You say Oylegate, I say Oilgate, they say Oylgate.
From my many cycles through Oylegate village, I don’t recall encountering a single bicycle rider on the cycle tracks and I set about investigating why that might be.
End user experience
To give this a proper review, we need to take a closer look at how these cycle tracks work for end users, i.e. a person on a bicycle.
To do this I took the opportunity of cycling along these tracks for the first time. I normally stay on the road as do the vast majority of riders here. After cycling on this with a completely open mind, I can’t see that changing any time soon..
Ambitious off road cycle tracks.
Oylegate is one of three Co. Wexford villages that I’m aware of, with off road cycle tracks. (The others are Barntown & Rosslare Hbr. which I will cover in another blog.)
This off road cycle track set off with the right idea of segregation but the ultimate delivery and end product needs to be right to entice riders. It’s lack of connectivity, numerous loss of rights of way along with forgotten footpaths have let it down.
The lay out of the Oylegate cycle tracks does not appear to have taken pedestrians in to account meaning that it’s a regular occurrence to see people walking on these cycle paths. (You will see in the picture above, 3 pedestrians walking on the cycle path circled in yellow). There are no footpaths on either side of the village alongside this road until you get to the centre.
The amount of pedestrians that I witness on the cycle track at either side, suggest that this may be a flawed design. It is possible that this was intended to be a shared use area but the cycle track signs and road markings seem to set this track out a bicycle specific infrastructure.
Drilling down further..
The attached video above, is from the Northbound cycle track. You will see that I pass a pedestrian on this short stretch before the first section is marked with an ‘end’. To comply with the rules of the road a rider needs to join the main N11 carriageway from an adjacent slipway, losing right of way in the process.
The rider then needs to remain on the N11 until to the edge of the village where the cycle track recommences just after P.J.’s Diner. You will see a worn bike symbol on this track and it’s interesting to observe the non existence of a footpath here too. The surface on this is very poor especially given that it has little use.
You cycle another short stretch and the photo above is where the cycle track finishes and joins the N11 hard shoulder.
Heading southbound the N11 hard shoulder filters in to this (pictured above) uninviting cycle track entrance. If someone shouts ‘Duck’ here, make sure you crouch rather that look to the sky as you run the risk of being ‘clothes-lined’ with the overhanging road sign.
You will immediately see from the moss and twigs on this surface that it is a little used track but not a bad alternative to the main sometimes busy N11. Unfortunately this again comes to a halt at the bus stop and the rider needs to merge back on to the road. After coming through the main body of the village there is an easily missed, sudden rejoining of the cycle track.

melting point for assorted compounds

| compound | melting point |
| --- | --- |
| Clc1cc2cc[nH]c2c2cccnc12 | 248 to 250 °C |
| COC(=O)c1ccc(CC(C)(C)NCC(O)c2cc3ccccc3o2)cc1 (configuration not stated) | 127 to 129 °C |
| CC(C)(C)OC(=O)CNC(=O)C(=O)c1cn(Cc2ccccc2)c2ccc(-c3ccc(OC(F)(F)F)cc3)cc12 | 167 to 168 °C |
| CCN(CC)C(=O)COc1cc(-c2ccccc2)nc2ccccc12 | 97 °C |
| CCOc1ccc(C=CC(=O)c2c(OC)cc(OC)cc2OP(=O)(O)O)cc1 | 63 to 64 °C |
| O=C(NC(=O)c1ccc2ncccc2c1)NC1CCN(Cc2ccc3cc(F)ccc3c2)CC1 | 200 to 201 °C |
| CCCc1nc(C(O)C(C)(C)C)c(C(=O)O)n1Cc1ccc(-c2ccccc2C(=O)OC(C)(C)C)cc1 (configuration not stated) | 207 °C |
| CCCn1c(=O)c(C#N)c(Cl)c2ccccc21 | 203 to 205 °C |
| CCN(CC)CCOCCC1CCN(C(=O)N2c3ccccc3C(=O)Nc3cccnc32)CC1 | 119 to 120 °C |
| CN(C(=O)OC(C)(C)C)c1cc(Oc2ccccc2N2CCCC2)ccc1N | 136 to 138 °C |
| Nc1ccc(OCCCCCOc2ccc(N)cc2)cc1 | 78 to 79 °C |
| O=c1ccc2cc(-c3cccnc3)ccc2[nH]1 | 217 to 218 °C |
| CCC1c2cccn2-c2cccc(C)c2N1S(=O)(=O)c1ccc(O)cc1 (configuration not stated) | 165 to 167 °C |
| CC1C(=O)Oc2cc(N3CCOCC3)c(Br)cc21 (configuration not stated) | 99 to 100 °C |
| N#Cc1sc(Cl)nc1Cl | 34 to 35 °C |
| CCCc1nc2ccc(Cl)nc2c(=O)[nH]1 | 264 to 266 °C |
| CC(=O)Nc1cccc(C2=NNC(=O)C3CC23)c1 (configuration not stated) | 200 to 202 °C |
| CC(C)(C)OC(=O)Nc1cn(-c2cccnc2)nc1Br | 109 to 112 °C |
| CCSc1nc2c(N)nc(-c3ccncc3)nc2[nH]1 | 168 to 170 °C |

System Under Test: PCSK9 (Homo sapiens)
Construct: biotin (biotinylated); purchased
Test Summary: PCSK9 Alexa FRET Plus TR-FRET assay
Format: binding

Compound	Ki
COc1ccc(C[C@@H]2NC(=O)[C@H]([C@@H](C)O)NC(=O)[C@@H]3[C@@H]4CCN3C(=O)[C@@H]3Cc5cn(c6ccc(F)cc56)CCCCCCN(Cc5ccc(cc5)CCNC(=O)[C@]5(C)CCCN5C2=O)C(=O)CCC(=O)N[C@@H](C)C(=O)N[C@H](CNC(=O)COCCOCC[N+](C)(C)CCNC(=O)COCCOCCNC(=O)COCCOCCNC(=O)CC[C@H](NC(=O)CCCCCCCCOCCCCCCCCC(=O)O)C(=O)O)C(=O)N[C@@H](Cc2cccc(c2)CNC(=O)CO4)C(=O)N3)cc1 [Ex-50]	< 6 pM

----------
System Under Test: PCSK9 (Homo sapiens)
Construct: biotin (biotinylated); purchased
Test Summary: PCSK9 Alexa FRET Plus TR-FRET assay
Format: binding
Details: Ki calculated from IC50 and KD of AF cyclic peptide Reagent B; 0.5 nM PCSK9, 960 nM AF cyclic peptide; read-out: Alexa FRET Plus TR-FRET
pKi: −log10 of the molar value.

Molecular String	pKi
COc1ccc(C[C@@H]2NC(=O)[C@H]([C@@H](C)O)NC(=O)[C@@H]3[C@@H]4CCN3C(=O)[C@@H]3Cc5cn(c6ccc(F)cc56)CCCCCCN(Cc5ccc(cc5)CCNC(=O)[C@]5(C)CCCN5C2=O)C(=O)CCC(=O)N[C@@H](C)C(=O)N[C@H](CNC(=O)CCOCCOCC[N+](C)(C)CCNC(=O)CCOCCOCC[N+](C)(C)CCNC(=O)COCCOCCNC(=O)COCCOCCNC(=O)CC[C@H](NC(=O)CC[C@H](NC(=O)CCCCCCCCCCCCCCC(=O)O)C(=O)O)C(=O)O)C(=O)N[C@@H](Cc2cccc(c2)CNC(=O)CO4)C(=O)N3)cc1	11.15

This short section comes complete with a bumpy surface and and no less than three give ways – I’m not sure what the thought process was here but some of these give ways are to one or two houses coming out of an adjacent drive. Is the logical thing here not to allow right of way to the road user who is on the main road? Not so when it comes to bicycle riders it would seem.
This track then comes to an ‘end’ and rejoins the perfectly adequate hard shoulder once the road sign has been negotiated.
It’s a pity that this once ambitious project turned out to be a masking tape job.
This cannot be overstated 👇
New legislation copper-fastened in 2018, means that pedal cyclists don’t have to use cycle lanes.
You can read more about that at this link https://irishcycle.com/2018/08/18/cyclists-dont-have-to-use-cycle-lanes-new-legislation-confirms/
What this means in practice is that it is no longer acceptable to create cycling infrastructure that appears to be more about taking the cyclist out of the way rather than enticing the rider with clever, connected end product.
This should be front an centre of cycling infrastructure projects in order to avoid wasting money.
I understand that the Oylegate cycle tracks were built well before this new legislation was announced but unless the infrastructure is of a quality to entice a pedal cyclist to use it, then its usefulness remains questionable.
The road surface on these particular cycle tracks is not bad when compared to some others. However it is of much poorer quality than the main N11 running alongside.
The added journey delay in having to merge in both directions on to the N11 make this less appealing.
In terms of rider safety, the net safety gains of segregation from traffic is largely negated by the cycle tracks not being joined up.
More nervous riders who need this type of segregation in order to participate in cycling are put off by the need to to ride with traffic for a large part of the village through road.
- Often glass and debris on track
- The lack of a footpath could lead to conflict.
- Cycle track surface much poorer than main road surface.
- Too much loss of right of way often shelling the rider back in to busy traffic lessens its overall value.
- Southbound road sign hazardous.